Committee Chair

Cunningham, Christopher J. L.

Committee Member

O'Leary, Brian J.; Weathington, Bart L.

Department

Dept. of Psychology

College

College of Arts and Sciences

Publisher

University of Tennessee at Chattanooga

Place of Publication

Chattanooga (Tenn.)

Abstract

The goal of this study is to test a new model of work life (nonwork) balance (WLB) that may explain individual and cross-generational differences in views of WLB. A prominent feature within this model, identity salience, is described as the values and importance a person attaches to the multiple roles they manage. This study addresses one of the major causes for inconsistency in the existing WLB research by examining how and why perceptions of WLB differ depending on the life stage of sample participants. The model was supported and findings suggest that individual perceptions of work life balance are contingent on their identity salience. This model did have utility for explaining individual and cross-generational differences in perceptions of WLB. In general, Generation Y, Generation X and Baby Boomers all valued nonwork over work. However, there were significant differences between the three groups and their perceptions of WLB.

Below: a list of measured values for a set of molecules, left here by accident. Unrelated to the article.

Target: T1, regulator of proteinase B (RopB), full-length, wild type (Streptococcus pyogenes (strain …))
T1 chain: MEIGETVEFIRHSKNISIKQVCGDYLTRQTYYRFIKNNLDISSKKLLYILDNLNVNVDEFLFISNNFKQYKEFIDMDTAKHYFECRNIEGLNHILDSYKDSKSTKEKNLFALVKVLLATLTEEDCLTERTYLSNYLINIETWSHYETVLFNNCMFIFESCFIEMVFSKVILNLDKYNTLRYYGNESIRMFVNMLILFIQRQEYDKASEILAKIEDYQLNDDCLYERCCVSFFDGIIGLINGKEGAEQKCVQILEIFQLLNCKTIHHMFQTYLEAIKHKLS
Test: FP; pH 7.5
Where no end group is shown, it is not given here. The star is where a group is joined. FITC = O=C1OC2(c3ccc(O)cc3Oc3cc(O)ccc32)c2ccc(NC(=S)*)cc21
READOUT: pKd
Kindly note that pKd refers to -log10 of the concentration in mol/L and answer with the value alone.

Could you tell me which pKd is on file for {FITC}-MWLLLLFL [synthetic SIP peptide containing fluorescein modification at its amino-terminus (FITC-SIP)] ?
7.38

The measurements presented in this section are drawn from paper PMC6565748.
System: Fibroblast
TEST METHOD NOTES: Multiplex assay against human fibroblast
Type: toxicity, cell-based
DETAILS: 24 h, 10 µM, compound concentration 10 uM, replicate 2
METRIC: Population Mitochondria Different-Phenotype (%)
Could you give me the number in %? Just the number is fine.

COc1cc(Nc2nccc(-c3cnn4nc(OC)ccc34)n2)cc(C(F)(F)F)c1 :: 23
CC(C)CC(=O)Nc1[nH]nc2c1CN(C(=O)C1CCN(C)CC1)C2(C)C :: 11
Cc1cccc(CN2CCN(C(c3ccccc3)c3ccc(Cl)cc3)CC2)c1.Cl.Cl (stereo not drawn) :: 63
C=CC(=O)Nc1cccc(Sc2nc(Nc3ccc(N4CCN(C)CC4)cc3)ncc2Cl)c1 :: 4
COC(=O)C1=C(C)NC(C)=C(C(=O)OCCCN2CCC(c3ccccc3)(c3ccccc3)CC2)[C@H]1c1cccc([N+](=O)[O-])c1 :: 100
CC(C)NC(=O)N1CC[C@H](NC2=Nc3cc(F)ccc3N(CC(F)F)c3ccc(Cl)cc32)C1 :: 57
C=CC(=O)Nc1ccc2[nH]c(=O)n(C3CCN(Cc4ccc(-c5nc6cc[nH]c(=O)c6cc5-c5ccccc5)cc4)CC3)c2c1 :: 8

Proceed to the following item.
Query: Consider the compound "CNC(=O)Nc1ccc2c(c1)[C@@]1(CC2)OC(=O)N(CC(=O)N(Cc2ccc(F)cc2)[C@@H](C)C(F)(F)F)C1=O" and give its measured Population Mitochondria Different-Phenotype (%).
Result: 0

Degree

M. S.; A thesis submitted to the faculty of the University of Tennessee at Chattanooga in partial fulfillment of the requirements of the degree of Master of Science.

Date

5-2011

Subject

Intergenerational relations; Work-life balance

Keyword

Generational differences; Work-life balance

Discipline

Industrial and Organizational Psychology

Document Type

Masters theses

Extent

xi, 49 leaves

Language

English

Rights

Under copyright.

License

http://creativecommons.org/licenses/by-nc-nd/3.0/

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